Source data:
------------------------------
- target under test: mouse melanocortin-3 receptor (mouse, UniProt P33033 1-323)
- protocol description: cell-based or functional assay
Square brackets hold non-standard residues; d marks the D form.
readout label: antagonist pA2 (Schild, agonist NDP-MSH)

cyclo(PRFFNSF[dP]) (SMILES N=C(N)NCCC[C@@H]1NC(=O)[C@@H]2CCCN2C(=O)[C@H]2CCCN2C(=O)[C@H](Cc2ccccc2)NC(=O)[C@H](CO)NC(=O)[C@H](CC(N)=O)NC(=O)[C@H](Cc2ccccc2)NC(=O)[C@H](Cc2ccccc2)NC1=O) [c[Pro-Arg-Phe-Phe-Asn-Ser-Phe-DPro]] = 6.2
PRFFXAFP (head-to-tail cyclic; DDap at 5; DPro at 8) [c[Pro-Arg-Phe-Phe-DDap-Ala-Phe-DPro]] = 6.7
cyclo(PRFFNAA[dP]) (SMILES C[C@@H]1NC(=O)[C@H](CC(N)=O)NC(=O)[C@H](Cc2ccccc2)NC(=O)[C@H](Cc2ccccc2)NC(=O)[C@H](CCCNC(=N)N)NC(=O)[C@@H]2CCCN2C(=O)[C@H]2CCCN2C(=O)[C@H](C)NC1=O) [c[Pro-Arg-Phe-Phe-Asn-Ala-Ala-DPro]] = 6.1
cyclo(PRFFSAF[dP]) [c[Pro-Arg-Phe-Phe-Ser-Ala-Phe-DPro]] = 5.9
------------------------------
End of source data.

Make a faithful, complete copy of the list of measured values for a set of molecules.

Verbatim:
- target under test: mouse melanocortin-3 receptor (mouse, UniProt P33033 1-323)
- protocol description: cell-based or functional assay
Square brackets hold non-standard residues; d marks the D form.
readout label: antagonist pA2 (Schild, agonist NDP-MSH)

cyclo(PRFFNSF[dP]) (SMILES N=C(N)NCCC[C@@H]1NC(=O)[C@@H]2CCCN2C(=O)[C@H]2CCCN2C(=O)[C@H](Cc2ccccc2)NC(=O)[C@H](CO)NC(=O)[C@H](CC(N)=O)NC(=O)[C@H](Cc2ccccc2)NC(=O)[C@H](Cc2ccccc2)NC1=O) [c[Pro-Arg-Phe-Phe-Asn-Ser-Phe-DPro]] = 6.2
PRFFXAFP (head-to-tail cyclic; DDap at 5; DPro at 8) [c[Pro-Arg-Phe-Phe-DDap-Ala-Phe-DPro]] = 6.7
cyclo(PRFFNAA[dP]) (SMILES C[C@@H]1NC(=O)[C@H](CC(N)=O)NC(=O)[C@H](Cc2ccccc2)NC(=O)[C@H](Cc2ccccc2)NC(=O)[C@H](CCCNC(=N)N)NC(=O)[C@@H]2CCCN2C(=O)[C@H]2CCCN2C(=O)[C@H](C)NC1=O) [c[Pro-Arg-Phe-Phe-Asn-Ala-Ala-DPro]] = 6.1
cyclo(PRFFSAF[dP]) [c[Pro-Arg-Phe-Phe-Ser-Ala-Phe-DPro]] = 5.9